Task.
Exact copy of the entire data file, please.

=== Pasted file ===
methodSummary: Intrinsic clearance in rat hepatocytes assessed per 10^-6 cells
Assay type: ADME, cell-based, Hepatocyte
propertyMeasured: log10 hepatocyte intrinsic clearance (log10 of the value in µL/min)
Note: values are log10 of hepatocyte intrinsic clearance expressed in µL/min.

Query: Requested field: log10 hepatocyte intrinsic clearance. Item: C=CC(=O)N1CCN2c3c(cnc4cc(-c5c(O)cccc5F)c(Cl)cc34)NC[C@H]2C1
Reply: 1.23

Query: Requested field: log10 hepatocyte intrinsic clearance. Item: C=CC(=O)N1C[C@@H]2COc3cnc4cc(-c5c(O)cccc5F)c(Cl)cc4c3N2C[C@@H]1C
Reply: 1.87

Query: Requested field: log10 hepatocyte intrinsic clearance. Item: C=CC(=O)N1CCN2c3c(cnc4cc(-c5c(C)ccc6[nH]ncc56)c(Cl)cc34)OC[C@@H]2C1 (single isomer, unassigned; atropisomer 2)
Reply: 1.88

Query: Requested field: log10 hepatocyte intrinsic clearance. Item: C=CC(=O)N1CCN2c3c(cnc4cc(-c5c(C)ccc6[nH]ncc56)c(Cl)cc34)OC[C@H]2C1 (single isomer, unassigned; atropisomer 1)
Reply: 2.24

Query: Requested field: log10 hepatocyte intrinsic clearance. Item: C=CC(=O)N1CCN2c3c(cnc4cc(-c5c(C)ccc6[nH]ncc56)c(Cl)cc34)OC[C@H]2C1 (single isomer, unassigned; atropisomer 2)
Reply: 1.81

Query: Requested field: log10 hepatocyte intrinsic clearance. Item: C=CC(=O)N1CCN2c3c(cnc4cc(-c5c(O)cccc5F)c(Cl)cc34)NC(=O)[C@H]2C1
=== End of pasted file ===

methodSummary: Intrinsic clearance in rat hepatocytes assessed per 10^-6 cells
Assay type: ADME, cell-based, Hepatocyte
propertyMeasured: log10 hepatocyte intrinsic clearance (log10 of the value in µL/min)
Note: values are log10 of hepatocyte intrinsic clearance expressed in µL/min.

Query: Requested field: log10 hepatocyte intrinsic clearance. Item: C=CC(=O)N1CCN2c3c(cnc4cc(-c5c(O)cccc5F)c(Cl)cc34)NC[C@H]2C1
Reply: 1.23

Query: Requested field: log10 hepatocyte intrinsic clearance. Item: C=CC(=O)N1C[C@@H]2COc3cnc4cc(-c5c(O)cccc5F)c(Cl)cc4c3N2C[C@@H]1C
Reply: 1.87

Query: Requested field: log10 hepatocyte intrinsic clearance. Item: C=CC(=O)N1CCN2c3c(cnc4cc(-c5c(C)ccc6[nH]ncc56)c(Cl)cc34)OC[C@@H]2C1 (single isomer, unassigned; atropisomer 2)
Reply: 1.88

Query: Requested field: log10 hepatocyte intrinsic clearance. Item: C=CC(=O)N1CCN2c3c(cnc4cc(-c5c(C)ccc6[nH]ncc56)c(Cl)cc34)OC[C@H]2C1 (single isomer, unassigned; atropisomer 1)
Reply: 2.24

Query: Requested field: log10 hepatocyte intrinsic clearance. Item: C=CC(=O)N1CCN2c3c(cnc4cc(-c5c(C)ccc6[nH]ncc56)c(Cl)cc34)OC[C@H]2C1 (single isomer, unassigned; atropisomer 2)
Reply: 1.81

Query: Requested field: log10 hepatocyte intrinsic clearance. Item: C=CC(=O)N1CCN2c3c(cnc4cc(-c5c(O)cccc5F)c(Cl)cc34)NC(=O)[C@H]2C1